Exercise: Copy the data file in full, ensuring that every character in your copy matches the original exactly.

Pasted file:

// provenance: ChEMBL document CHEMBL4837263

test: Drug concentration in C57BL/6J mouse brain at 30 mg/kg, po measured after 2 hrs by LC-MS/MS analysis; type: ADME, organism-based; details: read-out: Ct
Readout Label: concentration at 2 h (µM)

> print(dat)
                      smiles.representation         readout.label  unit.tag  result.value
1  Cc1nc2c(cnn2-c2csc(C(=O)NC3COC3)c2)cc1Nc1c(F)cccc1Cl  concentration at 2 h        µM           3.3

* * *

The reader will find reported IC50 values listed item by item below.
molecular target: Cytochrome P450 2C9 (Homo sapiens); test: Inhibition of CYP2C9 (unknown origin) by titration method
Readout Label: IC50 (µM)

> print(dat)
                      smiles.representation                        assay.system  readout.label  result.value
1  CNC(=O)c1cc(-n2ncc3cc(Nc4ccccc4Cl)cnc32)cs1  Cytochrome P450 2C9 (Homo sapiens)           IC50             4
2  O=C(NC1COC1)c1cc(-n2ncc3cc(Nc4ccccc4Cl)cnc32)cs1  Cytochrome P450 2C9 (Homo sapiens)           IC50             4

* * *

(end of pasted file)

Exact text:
// provenance: ChEMBL document CHEMBL4837263

test: Drug concentration in C57BL/6J mouse brain at 30 mg/kg, po measured after 2 hrs by LC-MS/MS analysis; type: ADME, organism-based; details: read-out: Ct
Readout Label: concentration at 2 h (µM)

> print(dat)
                      smiles.representation         readout.label  unit.tag  result.value
1  Cc1nc2c(cnn2-c2csc(C(=O)NC3COC3)c2)cc1Nc1c(F)cccc1Cl  concentration at 2 h        µM           3.3

* * *

The reader will find reported IC50 values listed item by item below.
molecular target: Cytochrome P450 2C9 (Homo sapiens); test: Inhibition of CYP2C9 (unknown origin) by titration method
Readout Label: IC50 (µM)

> print(dat)
                      smiles.representation                        assay.system  readout.label  result.value
1  CNC(=O)c1cc(-n2ncc3cc(Nc4ccccc4Cl)cnc32)cs1  Cytochrome P450 2C9 (Homo sapiens)           IC50             4
2  O=C(NC1COC1)c1cc(-n2ncc3cc(Nc4ccccc4Cl)cnc32)cs1  Cytochrome P450 2C9 (Homo sapiens)           IC50             4

* * *